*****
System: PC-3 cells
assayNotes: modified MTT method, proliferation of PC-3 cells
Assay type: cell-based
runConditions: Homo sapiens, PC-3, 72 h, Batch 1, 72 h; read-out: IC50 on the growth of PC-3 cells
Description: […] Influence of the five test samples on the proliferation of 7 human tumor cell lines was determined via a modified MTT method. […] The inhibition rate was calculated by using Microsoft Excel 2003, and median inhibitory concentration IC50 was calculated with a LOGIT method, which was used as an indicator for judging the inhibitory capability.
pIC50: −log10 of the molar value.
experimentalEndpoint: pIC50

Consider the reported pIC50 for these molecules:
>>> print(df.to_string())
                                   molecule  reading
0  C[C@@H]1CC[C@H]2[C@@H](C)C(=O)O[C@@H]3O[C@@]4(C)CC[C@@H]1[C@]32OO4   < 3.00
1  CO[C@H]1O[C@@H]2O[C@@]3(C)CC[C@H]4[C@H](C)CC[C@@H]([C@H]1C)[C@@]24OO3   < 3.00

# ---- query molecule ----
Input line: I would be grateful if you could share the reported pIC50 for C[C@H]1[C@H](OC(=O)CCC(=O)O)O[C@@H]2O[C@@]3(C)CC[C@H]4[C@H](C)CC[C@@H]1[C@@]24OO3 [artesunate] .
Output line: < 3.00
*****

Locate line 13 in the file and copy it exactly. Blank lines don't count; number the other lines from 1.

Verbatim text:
# ---- query molecule ----